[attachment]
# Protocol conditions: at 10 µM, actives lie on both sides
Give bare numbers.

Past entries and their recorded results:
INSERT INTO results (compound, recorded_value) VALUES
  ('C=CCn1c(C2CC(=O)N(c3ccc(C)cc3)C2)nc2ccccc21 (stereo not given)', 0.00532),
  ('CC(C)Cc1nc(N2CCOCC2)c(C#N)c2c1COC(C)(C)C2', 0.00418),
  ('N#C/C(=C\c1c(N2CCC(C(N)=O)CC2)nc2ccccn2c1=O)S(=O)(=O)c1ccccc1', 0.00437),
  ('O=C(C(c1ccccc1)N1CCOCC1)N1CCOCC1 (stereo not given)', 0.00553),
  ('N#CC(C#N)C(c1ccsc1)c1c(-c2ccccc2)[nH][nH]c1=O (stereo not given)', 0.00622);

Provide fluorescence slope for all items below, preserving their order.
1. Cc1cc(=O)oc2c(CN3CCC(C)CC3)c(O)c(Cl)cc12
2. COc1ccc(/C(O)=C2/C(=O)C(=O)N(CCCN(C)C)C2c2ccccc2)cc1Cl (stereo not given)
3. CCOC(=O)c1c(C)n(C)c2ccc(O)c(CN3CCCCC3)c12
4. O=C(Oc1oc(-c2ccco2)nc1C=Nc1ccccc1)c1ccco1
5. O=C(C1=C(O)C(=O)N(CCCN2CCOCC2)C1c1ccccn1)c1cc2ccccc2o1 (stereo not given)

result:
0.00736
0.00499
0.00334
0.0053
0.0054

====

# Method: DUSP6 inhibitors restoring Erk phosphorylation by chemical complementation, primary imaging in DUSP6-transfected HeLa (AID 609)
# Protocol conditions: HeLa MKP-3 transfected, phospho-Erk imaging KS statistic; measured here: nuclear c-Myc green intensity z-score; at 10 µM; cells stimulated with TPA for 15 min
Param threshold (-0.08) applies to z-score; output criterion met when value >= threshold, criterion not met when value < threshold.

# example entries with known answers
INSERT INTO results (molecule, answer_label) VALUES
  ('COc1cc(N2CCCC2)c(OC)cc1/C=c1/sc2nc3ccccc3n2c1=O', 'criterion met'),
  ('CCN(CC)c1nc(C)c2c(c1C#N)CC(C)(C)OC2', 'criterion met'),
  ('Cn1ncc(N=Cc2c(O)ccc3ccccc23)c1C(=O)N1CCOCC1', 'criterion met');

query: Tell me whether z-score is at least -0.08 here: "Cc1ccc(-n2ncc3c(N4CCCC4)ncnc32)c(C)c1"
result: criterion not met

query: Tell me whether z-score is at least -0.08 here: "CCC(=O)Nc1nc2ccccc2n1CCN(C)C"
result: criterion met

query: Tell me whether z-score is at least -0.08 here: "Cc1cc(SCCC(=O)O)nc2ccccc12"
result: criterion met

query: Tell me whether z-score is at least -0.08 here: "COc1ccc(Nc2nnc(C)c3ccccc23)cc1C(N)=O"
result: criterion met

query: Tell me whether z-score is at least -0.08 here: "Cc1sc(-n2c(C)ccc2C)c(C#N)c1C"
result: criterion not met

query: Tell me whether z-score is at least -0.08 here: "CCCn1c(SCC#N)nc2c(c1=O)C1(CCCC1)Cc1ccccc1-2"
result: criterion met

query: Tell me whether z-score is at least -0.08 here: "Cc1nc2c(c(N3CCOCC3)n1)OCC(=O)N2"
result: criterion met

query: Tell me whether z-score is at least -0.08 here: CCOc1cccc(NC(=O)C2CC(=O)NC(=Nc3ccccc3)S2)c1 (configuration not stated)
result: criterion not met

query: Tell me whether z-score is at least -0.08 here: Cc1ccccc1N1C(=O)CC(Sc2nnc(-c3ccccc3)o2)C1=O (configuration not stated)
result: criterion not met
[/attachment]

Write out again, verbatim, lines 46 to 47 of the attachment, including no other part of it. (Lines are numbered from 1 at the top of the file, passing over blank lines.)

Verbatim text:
result: criterion not met

query: Tell me whether z-score is at least -0.08 here: Cc1ccccc1N1C(=O)CC(Sc2nnc(-c3ccccc3)o2)C1=O (configuration not stated)